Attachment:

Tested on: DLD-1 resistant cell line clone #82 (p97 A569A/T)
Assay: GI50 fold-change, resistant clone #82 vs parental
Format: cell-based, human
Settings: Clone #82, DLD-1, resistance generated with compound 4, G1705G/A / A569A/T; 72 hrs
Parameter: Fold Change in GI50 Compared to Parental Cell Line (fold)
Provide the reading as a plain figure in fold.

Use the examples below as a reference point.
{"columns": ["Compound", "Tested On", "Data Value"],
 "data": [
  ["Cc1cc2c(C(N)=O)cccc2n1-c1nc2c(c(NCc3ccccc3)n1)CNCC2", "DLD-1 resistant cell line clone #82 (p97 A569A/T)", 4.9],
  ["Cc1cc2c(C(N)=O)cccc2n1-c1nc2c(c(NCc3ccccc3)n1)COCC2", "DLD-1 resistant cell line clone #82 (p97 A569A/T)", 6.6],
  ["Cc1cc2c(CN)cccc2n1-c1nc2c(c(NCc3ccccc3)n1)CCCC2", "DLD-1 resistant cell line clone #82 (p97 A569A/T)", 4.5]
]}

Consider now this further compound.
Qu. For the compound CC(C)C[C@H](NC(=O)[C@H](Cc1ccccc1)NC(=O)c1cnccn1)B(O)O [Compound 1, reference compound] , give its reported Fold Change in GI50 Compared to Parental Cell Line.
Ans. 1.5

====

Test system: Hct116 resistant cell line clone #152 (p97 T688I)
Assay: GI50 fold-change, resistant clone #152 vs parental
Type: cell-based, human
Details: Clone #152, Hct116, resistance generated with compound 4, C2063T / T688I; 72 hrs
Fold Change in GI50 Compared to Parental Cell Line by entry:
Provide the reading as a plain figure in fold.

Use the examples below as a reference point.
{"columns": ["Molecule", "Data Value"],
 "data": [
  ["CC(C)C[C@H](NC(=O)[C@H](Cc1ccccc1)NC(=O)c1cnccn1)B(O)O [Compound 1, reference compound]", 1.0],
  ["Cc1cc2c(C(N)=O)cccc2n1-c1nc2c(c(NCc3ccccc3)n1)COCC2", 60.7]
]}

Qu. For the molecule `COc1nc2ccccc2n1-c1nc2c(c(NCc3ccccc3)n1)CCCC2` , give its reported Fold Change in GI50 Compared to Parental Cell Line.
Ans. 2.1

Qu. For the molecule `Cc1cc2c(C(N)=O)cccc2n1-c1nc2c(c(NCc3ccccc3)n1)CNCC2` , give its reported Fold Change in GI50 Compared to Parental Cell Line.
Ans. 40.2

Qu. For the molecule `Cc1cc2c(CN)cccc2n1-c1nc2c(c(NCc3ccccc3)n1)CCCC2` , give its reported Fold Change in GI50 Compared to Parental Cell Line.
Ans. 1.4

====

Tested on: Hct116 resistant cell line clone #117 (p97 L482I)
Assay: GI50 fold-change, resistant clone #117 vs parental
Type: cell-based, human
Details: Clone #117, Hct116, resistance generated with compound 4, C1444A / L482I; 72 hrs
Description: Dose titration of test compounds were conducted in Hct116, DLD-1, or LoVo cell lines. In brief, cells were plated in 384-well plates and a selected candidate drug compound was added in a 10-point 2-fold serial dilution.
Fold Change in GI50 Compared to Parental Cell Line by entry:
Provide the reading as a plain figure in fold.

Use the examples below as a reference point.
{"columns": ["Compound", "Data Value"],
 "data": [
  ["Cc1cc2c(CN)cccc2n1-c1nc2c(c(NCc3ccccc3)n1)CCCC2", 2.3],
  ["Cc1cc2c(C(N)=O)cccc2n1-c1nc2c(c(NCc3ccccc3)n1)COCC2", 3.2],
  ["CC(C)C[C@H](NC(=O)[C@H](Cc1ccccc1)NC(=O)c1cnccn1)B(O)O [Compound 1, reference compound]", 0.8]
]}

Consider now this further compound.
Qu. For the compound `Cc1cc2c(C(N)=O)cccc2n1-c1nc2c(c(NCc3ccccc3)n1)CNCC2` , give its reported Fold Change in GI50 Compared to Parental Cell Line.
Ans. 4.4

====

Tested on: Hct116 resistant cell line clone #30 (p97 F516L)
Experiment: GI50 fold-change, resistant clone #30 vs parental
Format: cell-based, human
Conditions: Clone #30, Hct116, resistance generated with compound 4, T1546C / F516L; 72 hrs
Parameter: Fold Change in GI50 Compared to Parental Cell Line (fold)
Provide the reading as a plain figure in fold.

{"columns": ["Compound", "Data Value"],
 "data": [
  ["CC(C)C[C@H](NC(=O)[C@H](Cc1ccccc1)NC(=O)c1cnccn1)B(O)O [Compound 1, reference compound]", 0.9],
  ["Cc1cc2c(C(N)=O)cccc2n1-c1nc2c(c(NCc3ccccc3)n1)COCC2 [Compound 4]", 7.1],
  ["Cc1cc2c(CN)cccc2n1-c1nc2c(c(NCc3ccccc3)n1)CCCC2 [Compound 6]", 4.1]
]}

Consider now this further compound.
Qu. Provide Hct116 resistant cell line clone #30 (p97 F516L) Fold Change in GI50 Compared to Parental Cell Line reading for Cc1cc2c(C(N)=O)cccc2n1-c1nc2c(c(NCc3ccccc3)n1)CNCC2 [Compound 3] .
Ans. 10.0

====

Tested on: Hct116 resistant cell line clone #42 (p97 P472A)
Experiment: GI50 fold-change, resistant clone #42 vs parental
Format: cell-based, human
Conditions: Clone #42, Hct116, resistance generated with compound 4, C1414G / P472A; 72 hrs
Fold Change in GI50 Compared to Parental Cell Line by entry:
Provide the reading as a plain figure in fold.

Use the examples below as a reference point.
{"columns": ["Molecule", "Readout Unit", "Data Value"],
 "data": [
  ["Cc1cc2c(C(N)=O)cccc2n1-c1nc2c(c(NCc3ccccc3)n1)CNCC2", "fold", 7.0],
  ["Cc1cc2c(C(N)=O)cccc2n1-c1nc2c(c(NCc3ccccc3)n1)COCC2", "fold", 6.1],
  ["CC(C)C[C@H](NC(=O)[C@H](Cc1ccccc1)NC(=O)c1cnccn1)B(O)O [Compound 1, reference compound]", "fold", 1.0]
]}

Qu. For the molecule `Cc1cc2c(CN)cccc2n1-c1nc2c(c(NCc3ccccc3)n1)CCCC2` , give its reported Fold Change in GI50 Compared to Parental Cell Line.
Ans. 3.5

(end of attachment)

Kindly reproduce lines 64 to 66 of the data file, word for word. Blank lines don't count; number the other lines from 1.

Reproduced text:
  ["Cc1cc2c(C(N)=O)cccc2n1-c1nc2c(c(NCc3ccccc3)n1)COCC2 [Compound 4]", 7.1],
  ["Cc1cc2c(CN)cccc2n1-c1nc2c(c(NCc3ccccc3)n1)CCCC2 [Compound 6]", 4.1]
]}